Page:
Claim Adjuster Subject to Bad Faith
A Washington appeals court recently permitted claims to be brought against an individual insurance claim adjuster for (1) insurance bad faith, and (2) Washington Consumer Protection Act (CPA) violations, in Keodalah v. Allstate Insurance Company, No. 75731-8-I, __ Wn. App. ___, (Washington Court of Appeals, Division I, March 26, 2018).
Keodalah addressed a split of authority in Washington. Several federal court judges issued rulings from 2005 through 2016 that non-insurer entities were exempt from bad faith claims and CPA claims. In 2017, another Division of Washington’s Court of Appeals in Merriman v. American Guarantee & Liability Ins. Co., held that Washington’s generalized statute requiring good faith in the “business of insurance” applied to the insurer’s third-party administrator.
In extending Merriman to individual “persons,” the Keodalah Court pointed to the Washington statute’s duties of good faith as applying to every person involved in insurance transactions, including the insured. Keodalah also held that individual insurance adjusters could be liable for violating the CPA if they caused financial injury by engaging in unfair or deceptive acts or practices that impact the public interest.
As a consequence, insurers’ employees can now be named as defendants in Washington bad faith and CPA lawsuits. It is currently unknown whether Allstate will appeal this result to the Washington Supreme Court.
Facts of Keodalah’s Accident and Underlying Proceedings
An uninsured motorcyclist collided with Keodalah’s vehicle at a controlled intersection. Keodalah’s Allstate policy provided $25,000 in UIM coverage. Even though the motorcyclist had the right of way, the police concluded that (1) the motorcyclist’s excessive speed caused the accident, and (2) based on Keodalah’s cellphone records, he was not using his cellphone at the time of the collision. Allstate’s retained accident investigator agreed with the police department’s conclusions. Keodalah demanded Allstate pay the limits of his UIM policy, but Allstate offered $1,600 in settlement and asserted that Keodalah was 70 percent at fault.
Keodalah sued Allstate seeking UIM policy limits. Allstate designated claims adjuster Tracey Smith as its Civil Rule 30(b)(6) speaking agent for deposition. Smith initially testified that Keodalah ran a stop sign and was using his cellphone. She later admitted that Keodalah did not run the stop sign, and he was not on his phone. At trial, the jury found that the motorcyclist was 100 percent at fault and awarded Keodalah $108,868.20.
Keodalah then filed a second lawsuit against Allstate and Smith for their alleged bad faith and CPA violations. Allstate and Smith moved for an immediate dismissal under Civil Rule 12(b)(6) asserting that Keodalah failed to state a cognizable claim against them. The trial court agreed with Smith and dismissed the claims against her.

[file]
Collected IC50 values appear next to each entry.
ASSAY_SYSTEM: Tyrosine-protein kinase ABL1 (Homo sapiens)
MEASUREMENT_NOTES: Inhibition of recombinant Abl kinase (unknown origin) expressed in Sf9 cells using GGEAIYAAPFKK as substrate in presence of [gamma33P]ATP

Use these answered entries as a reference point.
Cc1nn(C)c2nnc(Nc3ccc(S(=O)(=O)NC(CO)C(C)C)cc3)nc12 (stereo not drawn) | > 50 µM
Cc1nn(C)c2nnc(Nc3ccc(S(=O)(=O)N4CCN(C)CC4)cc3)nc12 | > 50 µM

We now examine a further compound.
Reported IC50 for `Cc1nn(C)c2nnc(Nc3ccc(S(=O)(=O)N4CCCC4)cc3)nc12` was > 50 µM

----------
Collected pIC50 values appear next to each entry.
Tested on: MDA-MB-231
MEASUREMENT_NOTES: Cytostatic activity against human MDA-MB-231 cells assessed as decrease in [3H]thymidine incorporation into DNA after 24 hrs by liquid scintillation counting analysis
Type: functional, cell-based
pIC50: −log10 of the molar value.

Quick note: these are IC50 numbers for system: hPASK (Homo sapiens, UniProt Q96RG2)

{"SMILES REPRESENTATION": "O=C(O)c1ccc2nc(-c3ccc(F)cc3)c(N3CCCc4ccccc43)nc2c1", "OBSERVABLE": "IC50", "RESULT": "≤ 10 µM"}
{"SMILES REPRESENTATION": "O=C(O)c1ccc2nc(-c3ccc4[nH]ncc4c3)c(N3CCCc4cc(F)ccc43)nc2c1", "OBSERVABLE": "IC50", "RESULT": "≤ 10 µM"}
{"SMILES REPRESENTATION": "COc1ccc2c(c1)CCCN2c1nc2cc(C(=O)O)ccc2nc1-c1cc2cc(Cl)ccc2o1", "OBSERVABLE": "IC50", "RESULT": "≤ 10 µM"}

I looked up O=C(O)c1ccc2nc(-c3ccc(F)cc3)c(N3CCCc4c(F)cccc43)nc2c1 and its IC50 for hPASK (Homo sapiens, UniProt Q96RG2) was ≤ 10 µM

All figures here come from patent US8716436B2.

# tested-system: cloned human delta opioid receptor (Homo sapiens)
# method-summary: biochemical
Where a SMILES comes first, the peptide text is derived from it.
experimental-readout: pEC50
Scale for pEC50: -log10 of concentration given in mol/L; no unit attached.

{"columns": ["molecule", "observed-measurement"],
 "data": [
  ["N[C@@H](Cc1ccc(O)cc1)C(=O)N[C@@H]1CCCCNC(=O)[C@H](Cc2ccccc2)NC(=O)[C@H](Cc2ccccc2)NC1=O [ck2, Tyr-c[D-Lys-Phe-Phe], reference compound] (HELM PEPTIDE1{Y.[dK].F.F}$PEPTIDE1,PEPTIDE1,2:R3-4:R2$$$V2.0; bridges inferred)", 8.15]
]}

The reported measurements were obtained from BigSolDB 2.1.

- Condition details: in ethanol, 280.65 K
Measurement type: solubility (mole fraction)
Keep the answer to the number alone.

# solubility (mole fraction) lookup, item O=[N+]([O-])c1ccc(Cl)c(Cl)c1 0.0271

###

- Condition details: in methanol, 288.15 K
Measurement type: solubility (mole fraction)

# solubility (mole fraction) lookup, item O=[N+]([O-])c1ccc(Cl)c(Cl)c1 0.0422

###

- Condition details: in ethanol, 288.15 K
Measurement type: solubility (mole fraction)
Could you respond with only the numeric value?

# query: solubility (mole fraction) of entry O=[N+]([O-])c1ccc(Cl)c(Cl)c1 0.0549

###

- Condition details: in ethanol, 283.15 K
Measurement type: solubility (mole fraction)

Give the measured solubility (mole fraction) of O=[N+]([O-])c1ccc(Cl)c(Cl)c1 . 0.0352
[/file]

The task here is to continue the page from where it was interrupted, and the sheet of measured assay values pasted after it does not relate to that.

Holdings and Key Takeaways
The Washington Court of Appeals reversed the trial court’s dismissal of the bad faith claim against Smith, based on Washington’s statute RCW 48.01.030. The court pointed to the statutory definition of persons subject to the duty of good faith, as “any individual, company, insurer, association, organization, reciprocal or interinsurance exchange, partnership, business trust, or corporation.” Accordingly, the statute could equally impose bad faith liability on either a corporation serving as a third-party administrator or on individual adjusters who were employed by the insurer.
Regarding Keodalah’s CPA claim against Smith, the court did not follow its own 2004 opinion dismissing CPA claims against an individual adjuster. Its 2004 ruling in International Ultimate, Inc. v. St. Paul Fire & Marine Insurance Co., required a contractual or business relationship between a CPA claimant and an insurance provider defendant. The Keodalah Court concluded its 2004 decision was irreconcilable with a 2009 Washington Supreme Court case, Panag v. Farmers Ins. Co. of Washington. According to Panag, the CPA and its “purposes” would not support any such requirement.
Because statutory provisions and definitions are strictly applied when they provide for a remedy under law, every word potentially counts. Based on Washington’s statutes and regulations, limits still remain on permissible claims against individuals following Keodalah. First, when a CPA claim is based on an alleged regulatory violation but is not brought against an “insurer,” it does not give rise to a per se CPA claim that lowers the claimant’s burden to prove all five of the CPA’s required elements. Second, lawsuits may be brought against only an insurer under the “Washington Insurance Fair Conduct” Act statute, adopted in 2007, that prohibits an unreasonable denial of coverage or payment of benefits.
Source: Cozen O'Connor